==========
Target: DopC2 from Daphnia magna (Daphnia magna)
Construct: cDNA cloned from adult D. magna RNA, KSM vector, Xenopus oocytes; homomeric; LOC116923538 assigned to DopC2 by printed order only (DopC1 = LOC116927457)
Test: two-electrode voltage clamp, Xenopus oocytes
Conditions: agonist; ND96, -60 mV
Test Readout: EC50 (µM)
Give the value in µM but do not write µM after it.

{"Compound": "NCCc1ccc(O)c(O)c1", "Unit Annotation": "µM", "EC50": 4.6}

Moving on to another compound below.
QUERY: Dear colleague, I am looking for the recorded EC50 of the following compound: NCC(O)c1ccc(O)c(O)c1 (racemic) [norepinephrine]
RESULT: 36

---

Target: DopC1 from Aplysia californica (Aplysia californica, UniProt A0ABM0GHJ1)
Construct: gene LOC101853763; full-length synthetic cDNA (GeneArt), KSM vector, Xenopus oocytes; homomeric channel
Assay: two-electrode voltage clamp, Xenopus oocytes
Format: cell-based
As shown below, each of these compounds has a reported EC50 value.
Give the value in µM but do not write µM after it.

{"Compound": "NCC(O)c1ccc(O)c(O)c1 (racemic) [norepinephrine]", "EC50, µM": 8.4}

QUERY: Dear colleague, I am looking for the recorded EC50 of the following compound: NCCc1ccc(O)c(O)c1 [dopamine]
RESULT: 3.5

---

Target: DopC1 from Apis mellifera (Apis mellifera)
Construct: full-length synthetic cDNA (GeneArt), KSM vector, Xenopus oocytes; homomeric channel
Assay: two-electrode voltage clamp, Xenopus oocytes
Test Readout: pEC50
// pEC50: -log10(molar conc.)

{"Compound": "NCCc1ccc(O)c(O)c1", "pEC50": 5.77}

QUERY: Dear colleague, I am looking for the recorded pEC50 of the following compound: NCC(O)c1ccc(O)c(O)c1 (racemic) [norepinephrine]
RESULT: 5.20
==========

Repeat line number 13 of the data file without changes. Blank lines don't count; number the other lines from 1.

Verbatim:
Construct: gene LOC101853763; full-length synthetic cDNA (GeneArt), KSM vector, Xenopus oocytes; homomeric channel